Tuesday, March 15, 2011

Krauthammer on Obama’s Priorities

First off … let me emphasize that Obama isn’t doing any worse than almost all other politicians in the last generation.

Having said that, let me link to an op-ed piece by Charles Krauthammer that appeared in the local paper on March 15.

Krauthammer is no friend to Obama, but he’s not a bomb-thrower either. He’s the conservative column for the otherwise liberal Washington Post: so, he’s got to be good, but if he was idiotic that paper wouldn’t tolerate him. Note that the linked piece is from National Review, a conservative publication, so it won’t be as diplomatic as something in the Washington Post.

He starts with:

Everyone knows that the U.S. budget is being devoured by entitlements.

Fair enough. I think we can all agree on that. Then he states:

Everyone also knows that of the Big Three — Medicare, Medicaid, and Social Security — Social Security is the most solvable.

Again, there’s broad agreement there. The he spells out a simple plan:

Back-of-an-envelope solvable: Raise the retirement age, tweak the indexing formula (from wage inflation to price inflation), and means-test so that Warren Buffett’s check gets redirected to a senior in need.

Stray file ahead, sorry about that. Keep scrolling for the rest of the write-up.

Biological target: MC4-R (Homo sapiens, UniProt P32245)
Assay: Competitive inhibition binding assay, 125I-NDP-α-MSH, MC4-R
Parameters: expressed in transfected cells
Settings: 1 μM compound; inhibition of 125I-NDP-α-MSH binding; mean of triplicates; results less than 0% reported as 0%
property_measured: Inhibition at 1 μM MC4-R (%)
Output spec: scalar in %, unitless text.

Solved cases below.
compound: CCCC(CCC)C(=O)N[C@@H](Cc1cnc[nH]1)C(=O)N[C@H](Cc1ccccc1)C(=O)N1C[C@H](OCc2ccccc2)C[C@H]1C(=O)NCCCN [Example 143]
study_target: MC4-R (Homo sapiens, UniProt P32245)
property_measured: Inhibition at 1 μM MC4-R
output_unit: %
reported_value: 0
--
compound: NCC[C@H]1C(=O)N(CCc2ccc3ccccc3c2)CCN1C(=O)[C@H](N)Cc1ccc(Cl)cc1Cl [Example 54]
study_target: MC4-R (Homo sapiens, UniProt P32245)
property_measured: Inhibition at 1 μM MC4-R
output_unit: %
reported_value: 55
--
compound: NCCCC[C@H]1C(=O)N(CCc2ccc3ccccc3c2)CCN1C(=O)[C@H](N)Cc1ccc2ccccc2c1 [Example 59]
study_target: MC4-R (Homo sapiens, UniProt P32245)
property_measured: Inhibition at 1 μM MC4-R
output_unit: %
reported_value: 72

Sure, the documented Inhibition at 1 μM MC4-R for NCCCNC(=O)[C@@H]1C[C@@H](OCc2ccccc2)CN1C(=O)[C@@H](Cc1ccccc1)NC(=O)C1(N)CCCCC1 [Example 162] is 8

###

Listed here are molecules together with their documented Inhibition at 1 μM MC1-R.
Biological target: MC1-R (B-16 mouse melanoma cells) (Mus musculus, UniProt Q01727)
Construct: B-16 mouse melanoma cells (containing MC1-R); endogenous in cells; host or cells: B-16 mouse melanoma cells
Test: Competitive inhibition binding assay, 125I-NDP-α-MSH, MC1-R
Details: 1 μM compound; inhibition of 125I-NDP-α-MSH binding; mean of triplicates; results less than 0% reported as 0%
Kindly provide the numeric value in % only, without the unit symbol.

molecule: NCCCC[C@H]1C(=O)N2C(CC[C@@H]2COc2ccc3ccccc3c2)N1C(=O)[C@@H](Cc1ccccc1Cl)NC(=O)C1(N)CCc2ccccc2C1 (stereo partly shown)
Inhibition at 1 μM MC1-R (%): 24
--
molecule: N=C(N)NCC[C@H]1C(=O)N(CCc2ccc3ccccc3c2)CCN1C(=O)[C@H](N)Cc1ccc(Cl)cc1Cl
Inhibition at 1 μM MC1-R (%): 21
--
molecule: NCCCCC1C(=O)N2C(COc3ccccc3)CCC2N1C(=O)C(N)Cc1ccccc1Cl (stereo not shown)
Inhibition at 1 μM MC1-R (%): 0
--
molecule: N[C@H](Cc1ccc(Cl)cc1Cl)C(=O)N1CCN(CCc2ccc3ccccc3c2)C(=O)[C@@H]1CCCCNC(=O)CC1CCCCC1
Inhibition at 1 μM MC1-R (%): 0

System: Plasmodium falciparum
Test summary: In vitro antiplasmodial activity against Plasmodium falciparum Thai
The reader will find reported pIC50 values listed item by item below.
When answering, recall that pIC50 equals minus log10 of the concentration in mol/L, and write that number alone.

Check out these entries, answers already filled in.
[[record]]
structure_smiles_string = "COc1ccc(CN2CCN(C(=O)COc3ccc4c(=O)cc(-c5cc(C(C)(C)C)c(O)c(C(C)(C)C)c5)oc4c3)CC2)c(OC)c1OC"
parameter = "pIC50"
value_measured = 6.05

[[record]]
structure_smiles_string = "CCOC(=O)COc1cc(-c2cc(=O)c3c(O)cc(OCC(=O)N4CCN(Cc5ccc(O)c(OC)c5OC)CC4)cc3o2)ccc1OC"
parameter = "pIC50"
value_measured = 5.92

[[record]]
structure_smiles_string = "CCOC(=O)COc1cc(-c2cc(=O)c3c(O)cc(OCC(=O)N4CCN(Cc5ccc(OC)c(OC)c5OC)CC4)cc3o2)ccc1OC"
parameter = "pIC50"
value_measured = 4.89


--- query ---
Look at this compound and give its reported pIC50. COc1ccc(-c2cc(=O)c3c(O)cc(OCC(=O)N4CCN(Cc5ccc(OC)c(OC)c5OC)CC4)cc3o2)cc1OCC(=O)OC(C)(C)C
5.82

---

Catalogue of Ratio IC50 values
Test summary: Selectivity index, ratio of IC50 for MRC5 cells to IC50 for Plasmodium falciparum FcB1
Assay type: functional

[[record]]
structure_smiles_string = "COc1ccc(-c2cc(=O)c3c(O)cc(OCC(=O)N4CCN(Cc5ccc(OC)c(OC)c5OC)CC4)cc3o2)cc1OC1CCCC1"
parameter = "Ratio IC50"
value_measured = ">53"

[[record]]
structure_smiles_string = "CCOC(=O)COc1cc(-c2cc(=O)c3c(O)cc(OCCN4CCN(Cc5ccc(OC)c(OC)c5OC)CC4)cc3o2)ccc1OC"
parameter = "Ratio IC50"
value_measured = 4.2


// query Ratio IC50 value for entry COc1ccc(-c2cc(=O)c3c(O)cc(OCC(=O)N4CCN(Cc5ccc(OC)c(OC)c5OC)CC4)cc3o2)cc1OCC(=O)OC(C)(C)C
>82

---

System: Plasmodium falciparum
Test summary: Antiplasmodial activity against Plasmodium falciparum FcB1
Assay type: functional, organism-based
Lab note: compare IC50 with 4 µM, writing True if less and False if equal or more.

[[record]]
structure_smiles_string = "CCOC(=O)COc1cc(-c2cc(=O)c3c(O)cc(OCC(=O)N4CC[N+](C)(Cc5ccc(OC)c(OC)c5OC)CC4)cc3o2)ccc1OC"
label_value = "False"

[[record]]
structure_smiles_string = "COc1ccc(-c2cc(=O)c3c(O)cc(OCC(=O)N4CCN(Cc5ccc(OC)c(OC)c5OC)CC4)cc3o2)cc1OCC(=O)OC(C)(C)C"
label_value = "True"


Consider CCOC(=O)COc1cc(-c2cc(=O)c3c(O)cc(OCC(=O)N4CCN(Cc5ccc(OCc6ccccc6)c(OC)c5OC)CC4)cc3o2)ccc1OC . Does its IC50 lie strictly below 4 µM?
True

Which brings us to current policy:

The relative ease of the fix is what makes the Obama administration’s Social Security strategy so shocking. The new line from the White House is: no need to fix it because there is no problem. As Office of Management and Budget (OMB) director Jack Lew wrote in USA Today just a few weeks ago, the trust fund is solvent until 2037. Therefore, Social Security is now off the table in debt-reduction talks.

This is the same position that is taken down in the Blahaus piece posted earlier in the semester.

This is the same position that has been rejected in every macroeconomics textbook for the last 20 years or so.

This is the same position that Al Gore adopted in the 2000 campaign, and for which he was widely criticized at the time (even by Democrats).

The sad part about all of this is that, theoretically, there is nothing wrong with a social security system, and they can be stable forever. But, on the ground, flawed humans have intentionally chosen an unstable path that favors people who are old enough to vote over those who are not old enough to vote (or not born yet).

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